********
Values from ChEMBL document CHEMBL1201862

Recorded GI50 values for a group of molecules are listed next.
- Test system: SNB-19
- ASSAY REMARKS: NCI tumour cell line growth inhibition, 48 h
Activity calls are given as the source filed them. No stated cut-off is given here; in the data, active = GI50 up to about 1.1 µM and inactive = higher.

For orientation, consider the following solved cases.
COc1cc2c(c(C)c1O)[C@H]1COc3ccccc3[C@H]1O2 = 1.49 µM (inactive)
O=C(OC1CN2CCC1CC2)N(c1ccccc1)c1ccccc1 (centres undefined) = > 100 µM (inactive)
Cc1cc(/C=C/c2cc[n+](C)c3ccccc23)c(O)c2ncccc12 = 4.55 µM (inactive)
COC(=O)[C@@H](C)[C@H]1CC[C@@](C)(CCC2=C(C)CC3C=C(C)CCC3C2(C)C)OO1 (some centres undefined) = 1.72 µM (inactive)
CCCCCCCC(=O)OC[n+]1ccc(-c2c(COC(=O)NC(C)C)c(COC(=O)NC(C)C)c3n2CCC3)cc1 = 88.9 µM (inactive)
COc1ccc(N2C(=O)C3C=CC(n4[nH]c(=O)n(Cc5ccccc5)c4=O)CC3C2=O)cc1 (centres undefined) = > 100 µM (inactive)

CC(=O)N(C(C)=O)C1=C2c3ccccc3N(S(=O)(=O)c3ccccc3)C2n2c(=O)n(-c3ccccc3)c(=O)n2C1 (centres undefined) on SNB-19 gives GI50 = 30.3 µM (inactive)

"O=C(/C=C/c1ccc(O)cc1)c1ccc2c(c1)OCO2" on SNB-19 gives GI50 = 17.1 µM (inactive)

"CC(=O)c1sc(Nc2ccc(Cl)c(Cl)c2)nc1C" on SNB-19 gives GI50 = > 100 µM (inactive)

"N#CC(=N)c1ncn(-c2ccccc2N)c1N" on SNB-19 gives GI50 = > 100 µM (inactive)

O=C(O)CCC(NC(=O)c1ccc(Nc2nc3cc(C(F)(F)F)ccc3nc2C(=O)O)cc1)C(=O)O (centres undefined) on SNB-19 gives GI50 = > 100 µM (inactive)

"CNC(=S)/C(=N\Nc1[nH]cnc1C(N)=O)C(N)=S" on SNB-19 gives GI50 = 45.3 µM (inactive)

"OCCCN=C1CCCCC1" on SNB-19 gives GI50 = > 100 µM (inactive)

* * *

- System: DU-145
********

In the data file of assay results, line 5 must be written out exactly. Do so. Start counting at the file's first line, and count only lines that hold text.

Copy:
Activity calls are given as the source filed them. No stated cut-off is given here; in the data, active = GI50 up to about 1.1 µM and inactive = higher.